Anyhow, two recent shootings have occurred in these places and have something else in common: Dropped Balls and Missed Opportunities.
In November 2017, a 26 year-old lost-boy named Devin Patrick Kelley shot up his church in Sutherland, Texas. Kelley was a former member of the US Air Force. During his tour, he was convicted of domestic violence (court-martial), which makes him a “prohibited person” (of purchasing and owning firearms) by Federal law.
Now, if the Air Force had actually submitted this offense to the FBI, Kelley would have been flagged in the National Crime Information Center database, which is the source for the National Instant Check System (NICS). A NICS check is performed whenever someone tries to buy a firearm (in some States, NICS is used for all firearms, in others, a State database is used for handguns and NICS is used for rifles). A person is flagged in NICS for any domestic violence conviction or felony, which are two of twelve tests.
Now, we all know that this loser could have alternatively acquired a handgun or rifle illegally, but the failure of the Air Force left this big avenue wide open.
Oh, and in another dimension, Kelley was a very troubled child, growing more deranged as he went through high school and the military. At one point, he made death threats to superior officers for reporting his domestic abuses, eventually landing in a mental health facility for making self-harm remarks and labeled with depression. He even escaped from that facility. Air Force colleagues are reported saying that he was “on the edge” and would likely “shoot up the place”.
This all adds up to a failure of a branch of the US Government to both report and act on a situation, leading up to a mass shooting of innocents. This case is so blatantly negligent, an affected family is suing the Air Force.
Another example of government failure is the recent shooting in Parkland, Florida. This time, a gun-free high school was the location. Like most mass-shootings, a disturbed young man was the culprit. Nikolas Cruz also had a troubled childhood and failed to make it through high school – not the most difficult task in this snowflake era.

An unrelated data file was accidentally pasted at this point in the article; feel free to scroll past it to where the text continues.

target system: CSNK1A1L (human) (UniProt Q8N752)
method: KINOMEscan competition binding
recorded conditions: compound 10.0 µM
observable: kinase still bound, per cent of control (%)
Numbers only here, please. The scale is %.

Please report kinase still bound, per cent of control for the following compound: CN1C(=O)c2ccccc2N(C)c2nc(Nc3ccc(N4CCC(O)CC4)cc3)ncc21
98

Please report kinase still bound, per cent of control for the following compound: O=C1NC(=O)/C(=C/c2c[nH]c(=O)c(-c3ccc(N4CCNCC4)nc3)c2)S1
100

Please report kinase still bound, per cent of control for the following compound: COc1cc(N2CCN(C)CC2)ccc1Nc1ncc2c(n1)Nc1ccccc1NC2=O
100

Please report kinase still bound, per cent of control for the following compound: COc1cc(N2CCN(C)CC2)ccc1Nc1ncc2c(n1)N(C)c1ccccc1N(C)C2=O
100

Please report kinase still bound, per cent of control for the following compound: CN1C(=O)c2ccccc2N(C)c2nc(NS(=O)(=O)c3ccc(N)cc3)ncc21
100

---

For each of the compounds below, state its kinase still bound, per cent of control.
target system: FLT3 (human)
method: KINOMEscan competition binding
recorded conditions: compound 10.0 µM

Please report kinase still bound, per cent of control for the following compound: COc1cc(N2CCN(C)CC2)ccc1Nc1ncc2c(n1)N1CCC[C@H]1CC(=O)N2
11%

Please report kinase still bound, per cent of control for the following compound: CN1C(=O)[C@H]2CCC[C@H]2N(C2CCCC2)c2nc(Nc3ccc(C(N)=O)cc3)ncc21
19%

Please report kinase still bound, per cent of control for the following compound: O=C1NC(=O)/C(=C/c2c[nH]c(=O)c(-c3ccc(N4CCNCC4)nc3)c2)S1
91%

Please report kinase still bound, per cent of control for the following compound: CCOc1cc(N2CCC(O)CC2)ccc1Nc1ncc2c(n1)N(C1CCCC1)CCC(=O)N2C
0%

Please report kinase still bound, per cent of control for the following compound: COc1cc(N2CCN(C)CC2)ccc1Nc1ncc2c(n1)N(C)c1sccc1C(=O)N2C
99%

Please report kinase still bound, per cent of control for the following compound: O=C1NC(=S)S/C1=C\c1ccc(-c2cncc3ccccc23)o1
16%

The failure in this situation was the lack of action by the FBI, who was alerted to Cruz’ actions months before he killed 17 innocent people. The report to the FBI highlighted Cruz’ “gun ownership, desire to kill people, erratic behavior, and disturbing social media posts, as well as the potential of him conducting a school shooting.” He left a trail of evidence that any sane person would see as a very potential threat to the safety of society.
We’ll wait to see how many lawsuits come out of this event.
Cruz purchased an AR-15 legally, as there were no red flags for him in the NICS system. Yet, students reported that Cruz “threw jokes around that he’d be the one to shoot up the school.” A family member also stated that she though Cruz was on medications, to help him deal with the “emotional issues”
As early as September, 2016, Cruz was evaluated for mental health issues, after posting videos online of him cutting himself. This evaluation came as a result of someone calling to report his actions. The Baker Act allows someone to be held against their will for 72 hours but the mental health facility released him, finding no cause to hospitalize. He was reported as taking medications. The following link is a PDF of the redacted DCF documents relating to these incidents.